Enchanted Ecologies and Ethics of Care
Associate Professor Stine Krøijer and Associate Professor Cecilie Rubow have edited the special section ‘Enchanted ecologies and ethics of care’ of the American journal Environmental Humanities, Volume 14, Issue 2.
The special section takes its point of departure in political philosopher Jane Bennett’s concept of enchantment and her discussion of how moods of enchantment may inform an ethics of care. The contributions, which are followed by an afterword written by Bennett herself, aim to rethink the concept of enchantment and unfold what an ethic of care may look like in times of ecological crises.
In their common introduction, Stine Krøijer and Cecilie Rubow outlines Bennett’s conceptual groundwork and its reception and discusses its continued analytical purchase for understanding the unsettling moods and contradictory affects produced by colonialism and ecological change. Building on recent anthropological contributions to the ethics of care, the authors propose to broaden the way in which we think about ethical doings, so they also come to involve unsettling affects, various subjectivities, and more dynamic ecological relations.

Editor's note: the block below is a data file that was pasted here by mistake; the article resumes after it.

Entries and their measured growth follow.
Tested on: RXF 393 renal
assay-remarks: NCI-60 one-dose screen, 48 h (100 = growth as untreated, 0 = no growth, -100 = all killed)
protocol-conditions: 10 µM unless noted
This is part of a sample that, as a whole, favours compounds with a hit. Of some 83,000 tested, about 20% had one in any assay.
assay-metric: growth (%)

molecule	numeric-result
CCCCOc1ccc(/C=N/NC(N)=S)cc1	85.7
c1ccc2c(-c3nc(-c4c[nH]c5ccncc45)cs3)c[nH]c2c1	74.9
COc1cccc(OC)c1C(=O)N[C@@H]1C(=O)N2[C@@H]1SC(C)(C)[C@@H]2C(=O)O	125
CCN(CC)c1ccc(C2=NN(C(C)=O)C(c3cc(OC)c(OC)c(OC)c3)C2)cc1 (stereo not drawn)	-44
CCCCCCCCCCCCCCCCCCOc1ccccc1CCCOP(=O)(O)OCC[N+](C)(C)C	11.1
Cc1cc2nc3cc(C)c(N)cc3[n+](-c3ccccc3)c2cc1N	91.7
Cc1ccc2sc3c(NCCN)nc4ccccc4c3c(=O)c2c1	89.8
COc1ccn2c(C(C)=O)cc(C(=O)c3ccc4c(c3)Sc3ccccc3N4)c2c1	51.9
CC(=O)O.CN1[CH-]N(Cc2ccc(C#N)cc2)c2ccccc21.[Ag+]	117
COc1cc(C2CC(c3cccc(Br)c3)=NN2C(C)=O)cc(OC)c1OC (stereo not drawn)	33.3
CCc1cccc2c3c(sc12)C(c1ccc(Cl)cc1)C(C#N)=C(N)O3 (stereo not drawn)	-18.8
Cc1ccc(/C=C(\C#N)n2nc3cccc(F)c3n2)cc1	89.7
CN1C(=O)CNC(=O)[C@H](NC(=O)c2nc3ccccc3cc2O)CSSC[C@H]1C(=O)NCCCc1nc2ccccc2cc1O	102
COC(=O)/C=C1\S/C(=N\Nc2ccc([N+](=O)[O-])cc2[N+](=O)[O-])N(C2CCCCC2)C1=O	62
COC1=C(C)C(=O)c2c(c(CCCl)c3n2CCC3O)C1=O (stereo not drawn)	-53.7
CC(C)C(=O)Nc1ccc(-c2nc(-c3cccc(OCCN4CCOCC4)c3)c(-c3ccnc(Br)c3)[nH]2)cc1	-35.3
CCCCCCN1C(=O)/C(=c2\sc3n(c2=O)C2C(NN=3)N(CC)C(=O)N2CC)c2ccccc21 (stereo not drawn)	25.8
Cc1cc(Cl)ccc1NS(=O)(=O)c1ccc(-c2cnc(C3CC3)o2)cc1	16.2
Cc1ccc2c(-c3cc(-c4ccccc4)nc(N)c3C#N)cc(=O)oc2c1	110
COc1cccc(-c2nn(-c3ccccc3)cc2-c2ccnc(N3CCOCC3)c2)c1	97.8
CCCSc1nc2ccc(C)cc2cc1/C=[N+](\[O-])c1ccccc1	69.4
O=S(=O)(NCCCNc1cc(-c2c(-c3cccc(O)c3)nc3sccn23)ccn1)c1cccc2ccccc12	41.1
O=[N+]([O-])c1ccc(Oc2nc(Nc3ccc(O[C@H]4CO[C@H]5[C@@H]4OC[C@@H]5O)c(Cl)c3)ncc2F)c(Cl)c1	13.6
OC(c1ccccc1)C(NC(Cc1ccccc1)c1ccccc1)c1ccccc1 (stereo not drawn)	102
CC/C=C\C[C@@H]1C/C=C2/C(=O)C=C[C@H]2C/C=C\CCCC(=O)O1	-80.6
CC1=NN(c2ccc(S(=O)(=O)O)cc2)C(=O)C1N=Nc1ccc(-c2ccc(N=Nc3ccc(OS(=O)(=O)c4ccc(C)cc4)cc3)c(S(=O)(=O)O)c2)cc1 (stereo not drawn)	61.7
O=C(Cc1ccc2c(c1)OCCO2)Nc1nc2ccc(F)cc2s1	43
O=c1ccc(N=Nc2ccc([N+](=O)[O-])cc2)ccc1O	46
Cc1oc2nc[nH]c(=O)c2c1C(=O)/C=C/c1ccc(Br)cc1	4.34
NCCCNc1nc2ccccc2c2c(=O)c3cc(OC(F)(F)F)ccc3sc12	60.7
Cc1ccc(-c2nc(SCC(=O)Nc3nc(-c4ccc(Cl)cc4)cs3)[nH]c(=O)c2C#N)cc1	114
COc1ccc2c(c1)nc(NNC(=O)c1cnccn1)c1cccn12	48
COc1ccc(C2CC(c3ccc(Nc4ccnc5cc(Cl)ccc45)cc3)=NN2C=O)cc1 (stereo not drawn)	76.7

Contrary to the taken-for-granted dictum in nature politics and in public media that “loving nature prompts care,” the article considers less intuitive relations between love and ethics. Through the analysis of different enactments of natures in Denmark and a reading of Jane Bennett’s Enchantment of Modern Life, it captures how sensibilities and moralities swing from anethical moments to affective forms of responsibility.
By comparing walks at a recreational beach with activists’ campaigns at a peri-urban commons and a climate activist march in the capital centre, Cecilie Rubow proposes, inspired by Bennett, to think of a variation of chords of wonder and ethics. Dissonantly, the chords of the enchanted ecologies range from magical moments in remote nature to love and respect for co-living plants and animals, and to the perplexing and motivational awareness of one’s entwinement with the whole planet. This reconceptualisation of enchantment speaks to the depth of the ecological crises.
Also see the full content of the issue: Environmental Humanities, Volume 14, Issue 2